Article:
JOY… To The World!

One of the most iconic Christmas carols, Joy to the World doesn’t mince words. Like Linus in Charlie Brown’s Christmas show, this song knows what Christmas is all about. It’s about the Lord coming, and about our chance to make room for Him in our hearts. It is also the chance for heaven and nature to sing from the same praise book. Joy!IMG_1884

Joy can be hard to find at Christmas. When a loved one is missing from our Christmas gatherings, we remember old times and regret that we cannot share the current fun with the missing one. When we seek to please everyone and find the task overwhelming, it’s hard to feel the joy. When depression rears its head for no apparent reason, joy hides from us.

Happiness, often mistaken for joy, comes easily to some during the holidays. Many people are smiling and offering unusual kindness to strangers, there are

fullsizeoutput_6cb7delicious foods and treats to be had everywhere, and gifts begin appearing on doorsteps and under indoor fir trees.

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And to be honest, there are times when the happiness is elusive also, especially when my carefully laid plans and expectations for myself go awry.

 

Do you think of joy as extreme happiness? Or something deeper? Or something else entirely?

I think joy is sorrow turned inside out.

I believe Jesus understood joy when he talked about it in John 16:20. “Your sorrow will become joy.” The sorrow he was talking about was the grief they would feel when he had died. He said the world would rejoice. There would be a stark contrast of feelings when Jesus was taken from them. Some would be glad, but they would be mourning.

It was this sorrow, he said, that would become joy. There would not be a replacement of the sorrow. There would be no whitewashing of the sorrow with a smile or outward happiness. But the sorrow itself would become joy. The disciples would have a miracle worked in their hearts. The pain would turn to joy. It is not the absence of sorrow that makes for joy, but the transformation of it.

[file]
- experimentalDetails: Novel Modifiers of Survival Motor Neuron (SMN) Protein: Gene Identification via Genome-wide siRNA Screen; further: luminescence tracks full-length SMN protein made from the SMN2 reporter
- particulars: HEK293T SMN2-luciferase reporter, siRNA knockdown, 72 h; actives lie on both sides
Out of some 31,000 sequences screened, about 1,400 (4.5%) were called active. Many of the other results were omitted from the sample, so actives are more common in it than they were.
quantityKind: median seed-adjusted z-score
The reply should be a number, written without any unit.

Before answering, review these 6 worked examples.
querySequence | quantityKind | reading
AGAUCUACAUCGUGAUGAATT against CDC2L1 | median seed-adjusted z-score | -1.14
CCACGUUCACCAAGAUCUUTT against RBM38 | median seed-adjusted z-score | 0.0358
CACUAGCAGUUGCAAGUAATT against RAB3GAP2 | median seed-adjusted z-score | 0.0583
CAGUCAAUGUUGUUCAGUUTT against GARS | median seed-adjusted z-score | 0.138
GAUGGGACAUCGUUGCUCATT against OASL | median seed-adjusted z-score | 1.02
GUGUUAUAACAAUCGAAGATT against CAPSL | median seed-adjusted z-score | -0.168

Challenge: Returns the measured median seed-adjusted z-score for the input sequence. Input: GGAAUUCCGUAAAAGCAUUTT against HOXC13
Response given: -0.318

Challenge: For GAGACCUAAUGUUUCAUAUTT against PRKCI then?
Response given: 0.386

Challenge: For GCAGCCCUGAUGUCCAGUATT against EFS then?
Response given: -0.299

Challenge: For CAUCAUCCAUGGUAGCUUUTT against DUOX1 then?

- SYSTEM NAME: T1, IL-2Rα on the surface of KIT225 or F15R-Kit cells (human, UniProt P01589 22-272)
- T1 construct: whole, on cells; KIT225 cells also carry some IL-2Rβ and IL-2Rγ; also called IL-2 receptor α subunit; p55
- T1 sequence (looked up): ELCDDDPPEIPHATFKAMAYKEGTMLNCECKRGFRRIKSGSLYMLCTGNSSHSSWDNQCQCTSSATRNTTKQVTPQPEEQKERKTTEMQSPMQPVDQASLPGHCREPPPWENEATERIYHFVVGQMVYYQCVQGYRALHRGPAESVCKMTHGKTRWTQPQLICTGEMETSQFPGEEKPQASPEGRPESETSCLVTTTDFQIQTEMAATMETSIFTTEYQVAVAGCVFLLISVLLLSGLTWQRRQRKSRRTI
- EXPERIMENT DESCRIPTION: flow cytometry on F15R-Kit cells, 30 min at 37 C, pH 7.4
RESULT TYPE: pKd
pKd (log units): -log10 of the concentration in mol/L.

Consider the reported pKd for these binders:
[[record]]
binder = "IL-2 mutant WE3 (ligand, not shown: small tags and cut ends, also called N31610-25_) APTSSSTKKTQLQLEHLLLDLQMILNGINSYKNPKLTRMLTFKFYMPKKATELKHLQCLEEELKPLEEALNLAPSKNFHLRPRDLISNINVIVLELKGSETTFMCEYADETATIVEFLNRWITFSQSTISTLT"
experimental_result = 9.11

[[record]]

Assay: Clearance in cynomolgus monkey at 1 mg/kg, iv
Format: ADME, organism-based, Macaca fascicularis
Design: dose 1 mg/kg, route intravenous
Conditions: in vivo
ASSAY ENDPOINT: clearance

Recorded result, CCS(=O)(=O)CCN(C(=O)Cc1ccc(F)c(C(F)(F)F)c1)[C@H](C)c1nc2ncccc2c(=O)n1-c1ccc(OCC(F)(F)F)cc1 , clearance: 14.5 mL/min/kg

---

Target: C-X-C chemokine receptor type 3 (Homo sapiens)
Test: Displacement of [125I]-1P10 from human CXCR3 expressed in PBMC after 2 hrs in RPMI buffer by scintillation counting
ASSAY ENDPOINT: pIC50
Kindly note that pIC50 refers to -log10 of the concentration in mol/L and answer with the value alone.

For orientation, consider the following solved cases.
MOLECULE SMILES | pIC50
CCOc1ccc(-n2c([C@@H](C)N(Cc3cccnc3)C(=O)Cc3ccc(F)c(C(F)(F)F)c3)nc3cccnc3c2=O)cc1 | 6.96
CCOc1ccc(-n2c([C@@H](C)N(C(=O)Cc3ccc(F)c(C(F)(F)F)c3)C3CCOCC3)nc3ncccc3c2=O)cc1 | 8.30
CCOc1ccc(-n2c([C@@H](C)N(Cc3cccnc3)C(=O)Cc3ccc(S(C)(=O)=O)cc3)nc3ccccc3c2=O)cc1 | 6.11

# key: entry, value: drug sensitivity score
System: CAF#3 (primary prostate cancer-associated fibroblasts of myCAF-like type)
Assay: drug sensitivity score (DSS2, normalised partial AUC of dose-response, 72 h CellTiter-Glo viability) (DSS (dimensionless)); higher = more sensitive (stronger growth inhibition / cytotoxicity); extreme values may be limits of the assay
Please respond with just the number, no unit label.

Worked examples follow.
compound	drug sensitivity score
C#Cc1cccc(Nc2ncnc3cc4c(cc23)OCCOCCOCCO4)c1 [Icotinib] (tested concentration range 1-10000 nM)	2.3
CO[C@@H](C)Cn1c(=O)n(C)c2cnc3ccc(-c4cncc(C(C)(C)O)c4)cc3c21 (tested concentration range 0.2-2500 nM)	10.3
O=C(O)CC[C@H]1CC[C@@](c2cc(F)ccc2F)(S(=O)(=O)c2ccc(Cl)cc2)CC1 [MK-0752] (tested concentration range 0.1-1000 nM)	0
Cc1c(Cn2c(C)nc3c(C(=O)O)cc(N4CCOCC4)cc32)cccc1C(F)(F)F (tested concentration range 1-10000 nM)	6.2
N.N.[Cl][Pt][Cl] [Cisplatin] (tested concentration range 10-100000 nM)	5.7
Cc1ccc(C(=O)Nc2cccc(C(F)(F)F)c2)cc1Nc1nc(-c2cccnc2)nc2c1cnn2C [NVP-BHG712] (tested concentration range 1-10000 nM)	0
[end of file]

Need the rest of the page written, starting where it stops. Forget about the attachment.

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So can we expect that same miracle today? This Christmas? Can the sorrow of grief, of unmet expectations, of exclusion, poverty, or depression be turned to joy? Can the coming of Christ at Christmas

be the trigger?

I think yes, we can expect it, we can find it, and it will be God’s gift to us, yet again. The miracle of Christmas is God with us.

Joy to the world and to you, my friend.fullsizeoutput_6cb0

Christmas Carol Resolutions

Sometimes song lyrics take on new import when my mind is on something else.  This year, while singing Joy to the World  the Sunday after Christmas, I was also thinking about the new year coming.

In fact, I was thinking about resolutions and what, if any, resolve I had for the coming year.  Just at that moment the screen flashed the words of a familiar verse:

No more let sins and sorrows grow, nor thorns infest the ground.  He comes to make his blessings flow, far as the curse is found.  

This seems like a good start for a New Year’s Resolution list.  And it is a personal list.  And it gets to things that matter. So I put it to use.

First, no more growing of sins.  I need to take a serious look at my sins, my weaknesses, my tendencies, and stop watering them as if they were treasured orchids.  No more growth.  I need to stop feeding my impatience, my anger, my thoughtless words.  If we stop allowing our weaknesses to grow, maybe they will shrivel up and die, making room for our better qualities to move in.  The garden of our hearts, my heart, will be healthier.